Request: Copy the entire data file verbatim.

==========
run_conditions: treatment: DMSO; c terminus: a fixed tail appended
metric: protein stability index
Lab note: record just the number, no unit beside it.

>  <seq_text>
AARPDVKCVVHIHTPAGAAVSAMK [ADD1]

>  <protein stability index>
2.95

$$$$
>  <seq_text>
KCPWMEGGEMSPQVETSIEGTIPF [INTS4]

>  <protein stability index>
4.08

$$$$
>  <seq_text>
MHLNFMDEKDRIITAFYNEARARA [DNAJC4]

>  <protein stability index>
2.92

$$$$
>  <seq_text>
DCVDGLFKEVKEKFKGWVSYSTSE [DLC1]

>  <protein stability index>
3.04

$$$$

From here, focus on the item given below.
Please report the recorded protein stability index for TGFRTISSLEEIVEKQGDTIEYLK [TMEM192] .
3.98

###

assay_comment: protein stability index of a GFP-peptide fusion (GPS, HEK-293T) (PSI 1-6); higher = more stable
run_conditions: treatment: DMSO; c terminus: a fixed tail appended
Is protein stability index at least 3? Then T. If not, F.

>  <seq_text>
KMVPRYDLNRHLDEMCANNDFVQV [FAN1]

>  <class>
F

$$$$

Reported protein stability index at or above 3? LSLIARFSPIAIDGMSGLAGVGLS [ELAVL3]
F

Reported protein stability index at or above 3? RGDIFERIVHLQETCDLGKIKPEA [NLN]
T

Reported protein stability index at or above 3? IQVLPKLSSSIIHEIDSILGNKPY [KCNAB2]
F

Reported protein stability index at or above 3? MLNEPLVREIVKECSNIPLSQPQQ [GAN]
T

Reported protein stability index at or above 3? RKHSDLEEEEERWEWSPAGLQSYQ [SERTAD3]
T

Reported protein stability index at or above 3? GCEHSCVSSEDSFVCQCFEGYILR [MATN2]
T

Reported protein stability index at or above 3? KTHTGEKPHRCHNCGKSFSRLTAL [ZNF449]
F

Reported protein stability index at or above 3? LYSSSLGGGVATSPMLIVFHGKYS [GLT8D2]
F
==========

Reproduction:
run_conditions: treatment: DMSO; c terminus: a fixed tail appended
metric: protein stability index
Lab note: record just the number, no unit beside it.

>  <seq_text>
AARPDVKCVVHIHTPAGAAVSAMK [ADD1]

>  <protein stability index>
2.95

$$$$
>  <seq_text>
KCPWMEGGEMSPQVETSIEGTIPF [INTS4]

>  <protein stability index>
4.08

$$$$
>  <seq_text>
MHLNFMDEKDRIITAFYNEARARA [DNAJC4]

>  <protein stability index>
2.92

$$$$
>  <seq_text>
DCVDGLFKEVKEKFKGWVSYSTSE [DLC1]

>  <protein stability index>
3.04

$$$$

From here, focus on the item given below.
Please report the recorded protein stability index for TGFRTISSLEEIVEKQGDTIEYLK [TMEM192] .
3.98

###

assay_comment: protein stability index of a GFP-peptide fusion (GPS, HEK-293T) (PSI 1-6); higher = more stable
run_conditions: treatment: DMSO; c terminus: a fixed tail appended
Is protein stability index at least 3? Then T. If not, F.

>  <seq_text>
KMVPRYDLNRHLDEMCANNDFVQV [FAN1]

>  <class>
F

$$$$

Reported protein stability index at or above 3? LSLIARFSPIAIDGMSGLAGVGLS [ELAVL3]
F

Reported protein stability index at or above 3? RGDIFERIVHLQETCDLGKIKPEA [NLN]
T

Reported protein stability index at or above 3? IQVLPKLSSSIIHEIDSILGNKPY [KCNAB2]
F

Reported protein stability index at or above 3? MLNEPLVREIVKECSNIPLSQPQQ [GAN]
T

Reported protein stability index at or above 3? RKHSDLEEEEERWEWSPAGLQSYQ [SERTAD3]
T

Reported protein stability index at or above 3? GCEHSCVSSEDSFVCQCFEGYILR [MATN2]
T

Reported protein stability index at or above 3? KTHTGEKPHRCHNCGKSFSRLTAL [ZNF449]
F

Reported protein stability index at or above 3? LYSSSLGGGVATSPMLIVFHGKYS [GLT8D2]
F